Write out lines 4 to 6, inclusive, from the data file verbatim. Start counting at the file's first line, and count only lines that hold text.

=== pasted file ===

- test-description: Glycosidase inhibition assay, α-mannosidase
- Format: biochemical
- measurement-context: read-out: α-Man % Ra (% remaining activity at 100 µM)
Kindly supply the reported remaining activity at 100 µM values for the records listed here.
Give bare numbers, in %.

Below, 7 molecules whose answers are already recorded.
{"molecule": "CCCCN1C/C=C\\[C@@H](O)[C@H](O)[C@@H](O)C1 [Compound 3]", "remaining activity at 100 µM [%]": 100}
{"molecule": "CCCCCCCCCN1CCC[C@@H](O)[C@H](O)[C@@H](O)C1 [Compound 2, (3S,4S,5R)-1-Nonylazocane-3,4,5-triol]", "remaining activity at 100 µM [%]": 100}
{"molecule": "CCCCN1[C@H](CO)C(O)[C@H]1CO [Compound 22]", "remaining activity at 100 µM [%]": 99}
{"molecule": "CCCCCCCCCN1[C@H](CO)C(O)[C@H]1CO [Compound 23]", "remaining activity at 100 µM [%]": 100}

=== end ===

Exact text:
Kindly supply the reported remaining activity at 100 µM values for the records listed here.
Give bare numbers, in %.

Below, 7 molecules whose answers are already recorded.